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Molecular force transfer mechanisms in graphene oxide paper evaluated using atomic force microscopy and in situ synchrotron micro FT-IR spectroscopy

DOI: 10.1039/C4NR03646H DOI Help

Authors: Congwei Wang (Department of Materials, School of Engineering and Materials Science, Queen Mary University of London) , Mark Frogley (Diamond Light Source) , Gianfelice Cinque (Diamond Light Source) , Lu-qi Liu (National Center for Nanoscience and Technology) , Asa Barber (Department of Materials, School of Engineering and Materials Science, Queen Mary University of London)
Co-authored by industrial partner: No

Type: Journal Paper
Journal: Nanoscale , VOL 6 (23) , PAGES 14404 - 14411

State: Published (Approved)
Published: October 2014
Diamond Proposal Number(s): 8386

Abstract: The mechanical properties of graphene oxide (GO) paper are critically defined both by the mechanical properties of the constituent GO sheets and the interaction between these sheets. Functional carbonyl and carboxyl groups decorating defects, expected to be predominantly sheet edges of the GO, are shown to transfer forces to the in-plane carbon¬Ėcarbon bonding using a novel technique combining atomic force microscopy (AFM) to mechanically deform discrete volumes of GO materials while synchrotron Fourier-transform infra-red (FTIR) microspectroscopy evaluated molecular level bond deformation mechanisms of the GO. Spectroscopic absorption peaks corresponding to in-plane aromatic C[double bond, length as m-dash]C bonds from GO sheets were observed to shift during tensile tests. Importantly, FTIR provided information on clear absorption peak shifts from C[double bond, length as m-dash]O bonds linking along the GO sheet edges, indicating transfer of forces between both C[double bond, length as m-dash]C and C[double bond, length as m-dash]O bonds during tensile deformation. Gr√ľneisen parameters were used to quantitatively link the macroscopic FTIR peak shifts to molecular level chemical bond strains, with relatively low bond strains prevalent when applying external forces to the GO paper suggesting probing of hydrogen bonding interactions. We propose a mechanistic description of molecular interactions between GO sheets in the paper from these experiments, which is important in future strategies for further modification and improvement of GO-based materials.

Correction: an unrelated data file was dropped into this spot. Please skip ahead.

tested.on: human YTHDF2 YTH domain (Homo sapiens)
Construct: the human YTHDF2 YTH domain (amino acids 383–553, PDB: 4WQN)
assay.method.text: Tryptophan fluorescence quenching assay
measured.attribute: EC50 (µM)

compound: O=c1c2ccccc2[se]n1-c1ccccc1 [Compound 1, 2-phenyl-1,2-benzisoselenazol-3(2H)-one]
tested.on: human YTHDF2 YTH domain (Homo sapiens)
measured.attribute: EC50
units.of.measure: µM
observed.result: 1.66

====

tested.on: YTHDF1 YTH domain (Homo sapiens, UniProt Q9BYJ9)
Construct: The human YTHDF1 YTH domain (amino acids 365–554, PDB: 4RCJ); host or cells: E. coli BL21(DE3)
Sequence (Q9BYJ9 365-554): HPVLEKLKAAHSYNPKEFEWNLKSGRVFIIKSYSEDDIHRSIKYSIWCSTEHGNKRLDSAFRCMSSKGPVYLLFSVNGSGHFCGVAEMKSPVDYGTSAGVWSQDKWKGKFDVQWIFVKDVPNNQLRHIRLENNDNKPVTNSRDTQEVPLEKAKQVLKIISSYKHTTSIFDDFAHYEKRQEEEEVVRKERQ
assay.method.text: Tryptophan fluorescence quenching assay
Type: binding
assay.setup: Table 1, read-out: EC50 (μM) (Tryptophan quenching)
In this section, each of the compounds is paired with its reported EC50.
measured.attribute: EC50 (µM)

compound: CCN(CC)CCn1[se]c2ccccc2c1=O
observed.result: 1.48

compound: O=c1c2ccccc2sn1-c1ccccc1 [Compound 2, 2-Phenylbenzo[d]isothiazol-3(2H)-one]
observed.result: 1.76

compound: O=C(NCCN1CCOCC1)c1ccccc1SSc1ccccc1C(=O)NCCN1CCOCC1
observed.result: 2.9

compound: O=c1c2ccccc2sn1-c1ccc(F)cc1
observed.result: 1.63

Subject Areas: Materials, Chemistry


Instruments: B22-Multimode InfraRed imaging And Microspectroscopy

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